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“We’ll clear the launch sites for the deliveries first, there is less to do here, thrusters already cleared enough of it on our way down.” Wesley had organized the crew into two teams to clear off the snow. Apparently the drones that had crafted their landing site had compacted the snow, but put plating over it, some kicked up snow would have to be removed from these platings.

“Work begins in an hour, alpha team assembles at the airlock then. Questions?” Anna sat silently in the second row, staring blankly straight ahead. She was supposed to be in the beta team comprised of herself, Helga and Amir. “Alright. Dismissed!” Although the mission was supposed to be civilian, he held authority in vital aspects.

Their safe departure was a vital aspect.

 

Shoveling and sweeping the snow from the launch pads was easier than originally anticipated. According to computer estimates they cleared a safe zone around the pads. Satisfied Wesley looked around the Pod. Beta team would only have to clear a little bit around it, the launch pads were clear.

“Alpha team is back aboard. Are you coming Sir?” Giuseppe’s voice was like a wake up call, alerting him to his supply of air. “Yes. On my way.”

A mere meter from the airlock he stopped. Something about the floor plating was wrong. “Hold the beta team, patch me through to Xiaofeng.” After a moment or two the Chinese scientist had his glasses on an watched Wesley’s transmission.

Another moment or two later Wesley’s concern was confirmed: the plating had cracked or shifted when the pod had set down on it.

 

Wesley watched the firat rocket go up in the air. The view in the unlit clear sky was spectacular. Against a myriad of stars, the band of the milkyway clearly distinguishable, the space craft plowed through the thin atmosphere.

Once in space the chemical burst would stop, a series of small charges would bring the transport to nominal speeds, high enough so it wouldn’t get torn asunder by inertia when docked with the Explorer. That was our plan too. I hope we can pull it off. Returning his attention to the plating underneath the pod Wesley tried to forget that they were all alone on a frozen planet in interstellar space.

“How is your progress?” Better if you wouldn’t disturb me ever now and then. “Not that good Xiaofeng, any suggestions for displaced or broken plates underneath the pod?”

An uncomfortable, and demoralising silence filled his radio. “Can we thrust off with the side thrusters and fire the bottom engines once elevated?” Stopping his efforts for a moment Wesley pondered Xiaofeng’s idea. “Maybe.” Looking down to the plating he cussed silently. “If the plating is indeed damaged or displaced down there, we even could use any catalyst reaction for propulsion.” What the Explorer can do, our sturdy little pod can do too. Deflectors are down there after all.

Feeling little confidence in his plan though Wesley decided to improvise.

 

“It’s not a boy.” Jokingly Wesley giggled, utilizing the way an ultrasound worked, he had managed to get a picture from underneath the pod.

“No. It is a quintuple of trouble.” In his state of mind, Wesley couldn’t tell who had said that. Amir, Giuseppe, Andre or Xiaofeng. All he knew was that is was a man. Anna and Helga were present as well, but relatively quiet.

Five major displacements showed up on the monitor. “Xiaofeng, what’s your estimate?” the Chinese scientist stared at the screen. “Thrusters on the circumference of the pod, full blast off at ten meters.” Nodding in agreement Wesley turned around to the rest of the crew. “Alright. We have two days, then our window of opportunity is closed. Explorer can’t slam on the breaks, they can’t halt to pick us up. They’re gone forever. We only have two more shots, but they require a long time waiting. I would blast off asap, but I’m not willing to make that decision alone. I’m putting it up for a majority vote.” Sighing he ran his hand through his hair. “All in favour of lift off asap, raise your hands.”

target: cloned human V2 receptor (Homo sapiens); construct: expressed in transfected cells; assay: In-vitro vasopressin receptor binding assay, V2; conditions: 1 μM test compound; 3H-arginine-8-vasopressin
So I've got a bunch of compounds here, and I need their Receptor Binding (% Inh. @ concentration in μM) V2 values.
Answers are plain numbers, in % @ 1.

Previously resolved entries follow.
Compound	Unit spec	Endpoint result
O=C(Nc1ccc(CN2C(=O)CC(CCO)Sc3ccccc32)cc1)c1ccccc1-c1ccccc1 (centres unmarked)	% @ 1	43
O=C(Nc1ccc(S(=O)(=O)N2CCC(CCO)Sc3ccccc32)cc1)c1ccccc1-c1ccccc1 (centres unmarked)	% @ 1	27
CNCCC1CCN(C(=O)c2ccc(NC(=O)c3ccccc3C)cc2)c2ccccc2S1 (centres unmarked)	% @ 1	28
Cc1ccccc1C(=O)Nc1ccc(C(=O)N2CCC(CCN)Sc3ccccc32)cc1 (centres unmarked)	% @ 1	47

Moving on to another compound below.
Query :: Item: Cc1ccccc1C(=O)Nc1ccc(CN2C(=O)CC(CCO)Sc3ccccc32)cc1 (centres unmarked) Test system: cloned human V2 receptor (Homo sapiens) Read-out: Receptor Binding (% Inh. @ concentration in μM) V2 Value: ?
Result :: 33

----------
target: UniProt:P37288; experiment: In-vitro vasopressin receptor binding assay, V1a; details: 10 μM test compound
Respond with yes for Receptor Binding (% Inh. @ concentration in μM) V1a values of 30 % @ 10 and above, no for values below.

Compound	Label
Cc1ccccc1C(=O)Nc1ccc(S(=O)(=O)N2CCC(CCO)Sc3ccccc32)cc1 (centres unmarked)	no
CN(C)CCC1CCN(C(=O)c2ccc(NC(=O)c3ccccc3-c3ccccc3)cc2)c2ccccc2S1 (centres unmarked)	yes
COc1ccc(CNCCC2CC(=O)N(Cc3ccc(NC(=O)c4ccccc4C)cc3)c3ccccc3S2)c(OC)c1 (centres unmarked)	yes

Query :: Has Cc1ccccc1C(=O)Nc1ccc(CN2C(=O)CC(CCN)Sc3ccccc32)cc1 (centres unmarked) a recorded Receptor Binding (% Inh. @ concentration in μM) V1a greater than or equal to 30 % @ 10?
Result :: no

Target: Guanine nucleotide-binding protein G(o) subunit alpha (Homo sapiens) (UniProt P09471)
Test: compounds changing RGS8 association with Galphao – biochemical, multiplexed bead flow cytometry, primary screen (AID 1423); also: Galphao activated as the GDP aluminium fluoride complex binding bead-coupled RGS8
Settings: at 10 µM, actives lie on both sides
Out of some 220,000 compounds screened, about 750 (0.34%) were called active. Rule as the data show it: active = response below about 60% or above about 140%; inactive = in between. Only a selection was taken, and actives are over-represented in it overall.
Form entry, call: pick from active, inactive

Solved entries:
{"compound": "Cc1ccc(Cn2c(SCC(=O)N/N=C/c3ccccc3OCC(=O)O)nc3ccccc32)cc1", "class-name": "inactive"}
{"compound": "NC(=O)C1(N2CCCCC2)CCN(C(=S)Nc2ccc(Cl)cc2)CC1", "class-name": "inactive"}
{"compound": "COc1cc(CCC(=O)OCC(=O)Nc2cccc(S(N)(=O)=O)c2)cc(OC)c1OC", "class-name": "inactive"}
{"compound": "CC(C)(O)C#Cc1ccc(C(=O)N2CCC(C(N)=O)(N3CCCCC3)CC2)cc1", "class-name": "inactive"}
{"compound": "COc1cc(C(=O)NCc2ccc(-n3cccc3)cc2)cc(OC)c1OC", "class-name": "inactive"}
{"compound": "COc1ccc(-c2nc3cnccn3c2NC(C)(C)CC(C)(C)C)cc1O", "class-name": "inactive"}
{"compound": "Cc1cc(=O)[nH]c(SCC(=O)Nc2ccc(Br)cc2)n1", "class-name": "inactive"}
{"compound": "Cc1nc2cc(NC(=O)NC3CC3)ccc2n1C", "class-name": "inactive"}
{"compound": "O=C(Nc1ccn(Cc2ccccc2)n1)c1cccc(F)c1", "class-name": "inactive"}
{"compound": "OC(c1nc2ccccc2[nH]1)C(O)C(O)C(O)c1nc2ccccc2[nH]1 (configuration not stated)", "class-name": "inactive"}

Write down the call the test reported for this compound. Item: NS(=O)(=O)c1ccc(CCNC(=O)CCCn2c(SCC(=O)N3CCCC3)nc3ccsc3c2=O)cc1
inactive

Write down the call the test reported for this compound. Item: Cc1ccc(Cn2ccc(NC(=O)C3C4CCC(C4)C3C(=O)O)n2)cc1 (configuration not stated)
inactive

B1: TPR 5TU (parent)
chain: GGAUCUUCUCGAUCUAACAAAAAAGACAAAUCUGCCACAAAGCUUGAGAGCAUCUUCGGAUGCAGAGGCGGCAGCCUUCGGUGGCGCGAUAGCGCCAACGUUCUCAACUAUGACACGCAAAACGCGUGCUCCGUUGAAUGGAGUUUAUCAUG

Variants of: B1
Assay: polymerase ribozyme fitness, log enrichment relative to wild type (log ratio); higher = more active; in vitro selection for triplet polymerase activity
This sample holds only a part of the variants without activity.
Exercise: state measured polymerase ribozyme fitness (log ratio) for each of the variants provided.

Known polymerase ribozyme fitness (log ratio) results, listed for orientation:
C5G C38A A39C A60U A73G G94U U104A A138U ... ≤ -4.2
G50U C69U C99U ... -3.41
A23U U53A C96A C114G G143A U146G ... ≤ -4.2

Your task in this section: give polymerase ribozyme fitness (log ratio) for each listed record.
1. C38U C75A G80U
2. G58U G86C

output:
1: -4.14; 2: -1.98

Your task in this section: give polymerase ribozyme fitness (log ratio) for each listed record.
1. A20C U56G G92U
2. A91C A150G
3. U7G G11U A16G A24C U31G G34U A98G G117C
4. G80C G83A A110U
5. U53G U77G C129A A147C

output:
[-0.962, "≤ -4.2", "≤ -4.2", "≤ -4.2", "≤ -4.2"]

Except for Andre all had raised their hands. “It is decided then.”

Disappointed Andre nodded, bowing to the wish of the majority.

 

Drunk on sleep Admiral Steve Anderson walked into the conference room near the command centre aboard the Explorer. “What news about the Ericsson mission is so important it couldn’t wait for the morning?” Brenda O’learey pushed a button at the head of the table. On the video wall an image sprang to life. Depicted was the bay in which the minig drones had been loaded. “One of them gave off a signal. We’ve opened it. Ten minutes before calling you out of bed.”

Instead of ore, bars and other packages Steve saw a stasis chamber emerge from the drone. Without saying another word Brenda pressed another button on the table. “Do not resuscitate immediately! Doctor Maria Garcia needs medical attention after suffering exposure to the atmosphere on Ericsson. I am Wesley Smith, and I have advanced her in a drone, as we have discovered difficulties concerning our launch. Enclosed find a full report of the mission. If the pod isn’t at the rendezvous coordinates, pray, or at least cross your fingers, that we have survived.”

The audio message turned over into silence.

Steve and Brenda stared at each other for minutes that seemed like an eternity. After the pod had not been detected at rendezvous they had sent out hails to Ericsson. “No reply to our hails?”

“None so far. We must presume them MIA.” Steve nodded. “Continue to send hails, and notify Horizon. They need access codes for the relays, so the drones can deliver them some goods too.” Over the course of the expedition Steve hadn’t lost a single life. It felt like a devastating hole in his heart.

Missing in Action.

 

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